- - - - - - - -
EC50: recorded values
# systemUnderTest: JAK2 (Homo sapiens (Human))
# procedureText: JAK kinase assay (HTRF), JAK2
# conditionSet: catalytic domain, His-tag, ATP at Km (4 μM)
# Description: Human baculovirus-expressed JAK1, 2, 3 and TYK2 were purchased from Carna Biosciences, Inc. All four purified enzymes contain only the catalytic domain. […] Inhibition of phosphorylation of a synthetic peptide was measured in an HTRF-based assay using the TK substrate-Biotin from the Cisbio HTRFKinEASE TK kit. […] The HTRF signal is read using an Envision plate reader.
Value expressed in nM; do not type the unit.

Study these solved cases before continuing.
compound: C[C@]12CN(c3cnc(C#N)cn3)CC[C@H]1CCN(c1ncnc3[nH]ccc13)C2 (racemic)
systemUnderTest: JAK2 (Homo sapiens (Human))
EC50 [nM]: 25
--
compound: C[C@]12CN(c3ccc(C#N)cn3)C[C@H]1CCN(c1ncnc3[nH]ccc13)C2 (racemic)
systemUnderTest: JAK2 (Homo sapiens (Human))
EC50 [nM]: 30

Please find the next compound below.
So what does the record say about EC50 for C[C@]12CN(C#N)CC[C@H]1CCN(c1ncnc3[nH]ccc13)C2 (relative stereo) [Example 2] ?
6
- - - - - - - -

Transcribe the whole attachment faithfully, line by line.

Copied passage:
EC50: recorded values
# systemUnderTest: JAK2 (Homo sapiens (Human))
# procedureText: JAK kinase assay (HTRF), JAK2
# conditionSet: catalytic domain, His-tag, ATP at Km (4 μM)
# Description: Human baculovirus-expressed JAK1, 2, 3 and TYK2 were purchased from Carna Biosciences, Inc. All four purified enzymes contain only the catalytic domain. […] Inhibition of phosphorylation of a synthetic peptide was measured in an HTRF-based assay using the TK substrate-Biotin from the Cisbio HTRFKinEASE TK kit. […] The HTRF signal is read using an Envision plate reader.
Value expressed in nM; do not type the unit.

Study these solved cases before continuing.
compound: C[C@]12CN(c3cnc(C#N)cn3)CC[C@H]1CCN(c1ncnc3[nH]ccc13)C2 (racemic)
systemUnderTest: JAK2 (Homo sapiens (Human))
EC50 [nM]: 25
--
compound: C[C@]12CN(c3ccc(C#N)cn3)C[C@H]1CCN(c1ncnc3[nH]ccc13)C2 (racemic)
systemUnderTest: JAK2 (Homo sapiens (Human))
EC50 [nM]: 30

Please find the next compound below.
So what does the record say about EC50 for C[C@]12CN(C#N)CC[C@H]1CCN(c1ncnc3[nH]ccc13)C2 (relative stereo) [Example 2] ?
6